Alfred Lord Tennyson Quotes

A collection of quotes by Alfred Lord Tennyson.

Alfred Lord Tennyson (1809-1892) was a renowned British poet born in Lincolnshire, England. Considered one of the most important figures in Victorian poetry, Tennyson's work captured the spirit and sentiments of the era. He was widely regarded as the Poet Laureate of his time.

Tennyson's literary career began at a young age when his poems were published in various magazines. His breakthrough came with the publication of his collection, "Poems" in 1830. The volume received mixed reviews initially but gained substantial acclaim over time. Tennyson's poetic style showcased a keen sense of melody, rich imagery, and a mastery of verse.

Throughout his career, Tennyson produced several notable works, including "The Lady of Shalott," "Ulysses," "Maud," and "In Memoriam A.H.H." His poems often explored themes of love, loss, nature, mortality, and the human condition. Tennyson's writing was characterized by its elegance, vivid imagery, and evocative language, which attracted a wide readership.

In 1850, Tennyson succeeded William Wordsworth as the Poet Laureate of the United Kingdom. He held this prestigious position until his death, producing a number of official compositions for important national events. Tennyson's poetic influence extended far beyond his lifetime, and his works continue to be studied, analyzed, and celebrated for their beauty and depth.

It little profits that an idle king,By this still hearth, among these barren crags,Matchd with an aged wife, I mete and doleUnequal laws unto a savage race,That hoard, and sleep, and feed, and know not me. I cannot rest from travel; I will drinkLife to the lees. All times I have enjoydGreatly, have sufferd greatly, both with thoseThat loved me, and alone; on shore, and whenThro scudding drifts the rainy HyadesVext the dim sea. I am become a name;For always roaming with a hungry heartMuch have I seen and known,cities of menAnd manners, climates, councils, governments,Myself not least, but honord of them all,And drunk delight of battle with my peers,Far on the ringing plains of windy Troy. I am a part of all that I have met;Yet all experience is an arch wherethroGleams that untravelld world whose margin fadesFor ever and for ever when I move. How dull it is to pause, to make an end,To rust unburnishd, not to shine in use!As tho to breathe were life! Life piled on lifeWere all too little, and of one to meLittle remains; but every hour is savedFrom that eternal silence, something more,A bringer of new things; and vile it wereFor some three suns to store and hoard myself,And this gray spirit yearning in desireTo follow knowledge like a sinking star,Beyond the utmost bound of human thought. It may be we shall touch the Happy Isles,And see the great Achilles, whom we knew. Tho much is taken, much abides; and thoWe are not now that strength which in old daysMoved earth and heaven, that which we are, we are,One equal temper of heroic hearts,Made weak by time and fate, but strong in willTo strive, to seek, to find, and not to yield.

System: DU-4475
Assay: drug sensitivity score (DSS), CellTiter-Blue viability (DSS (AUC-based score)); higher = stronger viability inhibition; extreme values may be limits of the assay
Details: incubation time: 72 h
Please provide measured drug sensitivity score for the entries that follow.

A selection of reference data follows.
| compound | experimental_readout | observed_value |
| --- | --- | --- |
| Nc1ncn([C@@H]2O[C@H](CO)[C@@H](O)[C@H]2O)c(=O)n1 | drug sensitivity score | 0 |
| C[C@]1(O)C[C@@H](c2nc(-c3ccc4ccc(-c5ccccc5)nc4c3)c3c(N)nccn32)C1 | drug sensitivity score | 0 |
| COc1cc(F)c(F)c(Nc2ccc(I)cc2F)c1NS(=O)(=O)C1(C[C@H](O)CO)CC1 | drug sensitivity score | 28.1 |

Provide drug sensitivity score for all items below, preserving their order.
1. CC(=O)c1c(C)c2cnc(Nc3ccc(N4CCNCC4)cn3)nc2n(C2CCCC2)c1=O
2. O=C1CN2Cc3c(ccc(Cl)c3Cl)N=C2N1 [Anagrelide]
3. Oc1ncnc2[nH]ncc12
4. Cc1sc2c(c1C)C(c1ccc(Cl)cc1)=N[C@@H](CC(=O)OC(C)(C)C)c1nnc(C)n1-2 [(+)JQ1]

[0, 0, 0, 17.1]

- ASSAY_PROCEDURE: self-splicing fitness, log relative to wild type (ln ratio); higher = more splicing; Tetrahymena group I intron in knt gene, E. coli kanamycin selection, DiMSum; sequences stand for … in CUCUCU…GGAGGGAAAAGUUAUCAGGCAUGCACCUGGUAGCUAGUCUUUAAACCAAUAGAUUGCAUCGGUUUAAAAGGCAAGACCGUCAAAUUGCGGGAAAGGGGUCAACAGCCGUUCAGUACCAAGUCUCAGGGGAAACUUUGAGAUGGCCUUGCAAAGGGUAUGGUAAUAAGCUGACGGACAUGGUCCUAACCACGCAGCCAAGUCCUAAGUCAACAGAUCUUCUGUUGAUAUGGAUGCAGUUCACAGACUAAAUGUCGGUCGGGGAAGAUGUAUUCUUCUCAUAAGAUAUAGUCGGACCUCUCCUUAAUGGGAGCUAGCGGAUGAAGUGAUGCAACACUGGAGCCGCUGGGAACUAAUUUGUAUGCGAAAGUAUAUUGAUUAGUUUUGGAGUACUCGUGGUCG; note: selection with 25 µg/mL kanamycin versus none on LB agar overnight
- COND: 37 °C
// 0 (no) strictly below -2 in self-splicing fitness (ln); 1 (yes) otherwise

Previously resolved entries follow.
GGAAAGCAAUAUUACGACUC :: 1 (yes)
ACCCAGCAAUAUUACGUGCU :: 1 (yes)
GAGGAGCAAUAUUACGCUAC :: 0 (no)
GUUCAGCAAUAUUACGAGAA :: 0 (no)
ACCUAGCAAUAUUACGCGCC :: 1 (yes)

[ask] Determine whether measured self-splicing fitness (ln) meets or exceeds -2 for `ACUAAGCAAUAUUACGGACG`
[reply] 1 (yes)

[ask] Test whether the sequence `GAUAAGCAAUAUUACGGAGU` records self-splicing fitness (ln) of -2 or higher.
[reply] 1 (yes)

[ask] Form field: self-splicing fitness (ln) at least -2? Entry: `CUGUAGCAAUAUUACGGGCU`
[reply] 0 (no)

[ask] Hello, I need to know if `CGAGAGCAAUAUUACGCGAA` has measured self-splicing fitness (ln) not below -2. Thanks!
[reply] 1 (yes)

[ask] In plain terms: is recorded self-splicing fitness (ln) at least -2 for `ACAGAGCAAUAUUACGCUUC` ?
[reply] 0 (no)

Alfred Lord Tennyson